Arlene Ackerman

The Ultimate Challenge in One Tough Town by JAY P. GOLDMAN

During the three years Arlene Ackerman worked as a central-office administrator for the Seattle Public Schools, her colleagues came to recognize she would one day get the nod for an urban superintendency, something she long had considered a personal calling.

Since May 1, Ackerman has filled what many would argue today holds that dubious distinction--the superintendency of the District of Columbia Public Schools. Only nine months earlier, she had left her family in Seattle to work in the nation’s capital as the school district’s chief academic officer under a retired military general, Julius Becton Jr. But when Becton resigned unexpectedly from the post more than two years before his contract was set to expire, the St. Louis native was elevated quickly to the top berth.

While conceding the job came to her sooner than expected, Ackerman has no doubts about her fitness for running the 146-school, 77,000-student system. She scored high marks generally for developing curriculum frameworks and an annual performance review system in Seattle, where she worked under another Army general, John Stanford. Her tough-talking, standards-based approach to student learning has begun to resonate around the District of Columbia.

Ackerman also has been a participant in the selective Harvard Urban Superintendents’ Program and expects to complete her doctorate next spring, a year later than originally thought.

Her year-long mentor as part of the Harvard program, Brian Benzel, says he gleaned valuable insights from his advisee about the schools in Edmonds, Wash., that he was running at the time. "Arlene was instrumental in helping us think through our learning about the changing demographics, the increasing poverty, the decaying infrastructure. She suggested it was inappropriate for us to say, ‘Look how poor the city schools are doing.’"

Like others who have known Ackerman over the years, Benzel says she harbors a deep passion for working with children in urban settings. "She’ll push the envelope around doing the right things for kids," he says.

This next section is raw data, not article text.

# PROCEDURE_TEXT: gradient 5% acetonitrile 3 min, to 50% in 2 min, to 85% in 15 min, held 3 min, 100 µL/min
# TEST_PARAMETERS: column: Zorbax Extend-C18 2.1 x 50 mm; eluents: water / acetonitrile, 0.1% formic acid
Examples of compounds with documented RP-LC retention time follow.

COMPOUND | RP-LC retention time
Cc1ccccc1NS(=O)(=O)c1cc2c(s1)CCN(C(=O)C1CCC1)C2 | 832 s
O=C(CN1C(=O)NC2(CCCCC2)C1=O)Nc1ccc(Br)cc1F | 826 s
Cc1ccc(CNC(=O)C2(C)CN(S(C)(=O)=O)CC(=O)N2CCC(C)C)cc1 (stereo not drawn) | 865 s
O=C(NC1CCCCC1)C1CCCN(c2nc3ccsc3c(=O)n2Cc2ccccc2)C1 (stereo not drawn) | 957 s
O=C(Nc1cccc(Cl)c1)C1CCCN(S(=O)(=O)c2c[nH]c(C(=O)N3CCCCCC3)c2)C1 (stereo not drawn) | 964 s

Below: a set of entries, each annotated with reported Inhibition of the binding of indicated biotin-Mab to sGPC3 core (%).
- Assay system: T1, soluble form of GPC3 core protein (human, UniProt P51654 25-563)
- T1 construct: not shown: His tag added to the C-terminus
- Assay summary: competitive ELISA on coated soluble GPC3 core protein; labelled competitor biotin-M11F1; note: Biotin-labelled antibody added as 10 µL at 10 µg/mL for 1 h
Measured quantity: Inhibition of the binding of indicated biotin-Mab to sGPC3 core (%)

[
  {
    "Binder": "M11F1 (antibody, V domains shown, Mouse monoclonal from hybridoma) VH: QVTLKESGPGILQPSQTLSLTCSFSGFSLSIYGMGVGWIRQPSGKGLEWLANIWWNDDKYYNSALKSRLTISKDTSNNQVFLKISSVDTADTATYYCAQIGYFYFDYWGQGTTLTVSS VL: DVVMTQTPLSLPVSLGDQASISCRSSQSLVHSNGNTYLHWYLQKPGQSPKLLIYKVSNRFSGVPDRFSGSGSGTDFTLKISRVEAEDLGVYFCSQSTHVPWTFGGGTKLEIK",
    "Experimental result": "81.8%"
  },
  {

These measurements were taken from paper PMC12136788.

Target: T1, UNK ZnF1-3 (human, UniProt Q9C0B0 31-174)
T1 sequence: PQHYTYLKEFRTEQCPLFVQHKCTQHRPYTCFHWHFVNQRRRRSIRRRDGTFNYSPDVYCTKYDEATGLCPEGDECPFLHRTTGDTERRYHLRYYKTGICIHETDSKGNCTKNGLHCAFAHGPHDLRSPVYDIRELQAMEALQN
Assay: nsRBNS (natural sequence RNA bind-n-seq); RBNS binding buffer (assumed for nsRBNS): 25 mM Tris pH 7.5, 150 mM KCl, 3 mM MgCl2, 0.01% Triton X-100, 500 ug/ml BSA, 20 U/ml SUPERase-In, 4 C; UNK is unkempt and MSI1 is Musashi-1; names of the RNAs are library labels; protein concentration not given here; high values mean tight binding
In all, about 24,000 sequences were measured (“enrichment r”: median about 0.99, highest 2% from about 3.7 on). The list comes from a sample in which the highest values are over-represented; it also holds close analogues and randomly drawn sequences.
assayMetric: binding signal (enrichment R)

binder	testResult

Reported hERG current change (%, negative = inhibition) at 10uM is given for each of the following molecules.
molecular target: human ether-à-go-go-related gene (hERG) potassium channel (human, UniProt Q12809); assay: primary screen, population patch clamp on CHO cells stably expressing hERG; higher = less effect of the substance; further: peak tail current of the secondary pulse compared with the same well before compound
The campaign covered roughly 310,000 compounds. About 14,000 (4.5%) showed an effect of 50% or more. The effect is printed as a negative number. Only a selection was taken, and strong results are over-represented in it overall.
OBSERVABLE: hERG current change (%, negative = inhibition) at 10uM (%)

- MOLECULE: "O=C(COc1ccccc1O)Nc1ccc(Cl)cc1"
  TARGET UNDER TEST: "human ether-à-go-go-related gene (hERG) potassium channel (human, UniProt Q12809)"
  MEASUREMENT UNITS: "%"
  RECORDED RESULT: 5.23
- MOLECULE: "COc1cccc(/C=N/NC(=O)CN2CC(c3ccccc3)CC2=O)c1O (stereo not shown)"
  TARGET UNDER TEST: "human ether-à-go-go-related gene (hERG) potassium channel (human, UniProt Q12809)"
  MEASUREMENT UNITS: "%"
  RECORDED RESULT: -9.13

Ackerman’s track record suggests she will not allow adult needs to come first. When she was named principal of a middle school in St. Louis County, Mo., in 1990, 15 of the school’s 55 teachers transferred or retired rather than face her higher job performance expectations. "I do have a reputation," she admits. "I come with clear accountability standards. I don’t accept excuses and that’s scary to people."

She has an ambitious agenda in her new role: enforcing proficiency standards in math and reading; ending social promotion and creating a battery of intervention measures; and connecting teacher and principal evaluations to student performance. Ackerman also is establishing better communication with parents and community members by extending the operating hours of the central administrative offices by 2½ hours each day and introducing school report cards with meaningful information.

But realizing these aims will be difficult, Ackerman acknowledges. She had to close a $27 million shortfall in the current fiscal year through major personnel layoffs and received $60 million less than she wanted for installing her reform plans in 1998-99. In addition, she must cope with a multilayered governance structure unlike any other faced by a superintendent in the nation. Her bosses include the federally appointed D.C. financial control board, the D.C. Emergency Board of Trustees (appointed to oversee the schools), the elected school board and Congress, whose leadership often speaks critically of the local school system.

Already Ackerman has revised her goal of "building an exemplary school district the year 2000"--a target she offered initially to capture public attention--by saying that dramatic improvements may take 4-5 years. Getting the entire community to act on her vision will be the key.

"There’s two questions I always ask myself when I struggle with a decision: Is this in the best interests of children? If they can answer that positively, we move forward," she says. "And second, what would I want for my two sons, Anthony and Matt, in this situation?"

Jay Goldman is the editor of The School Administrator. E-mail: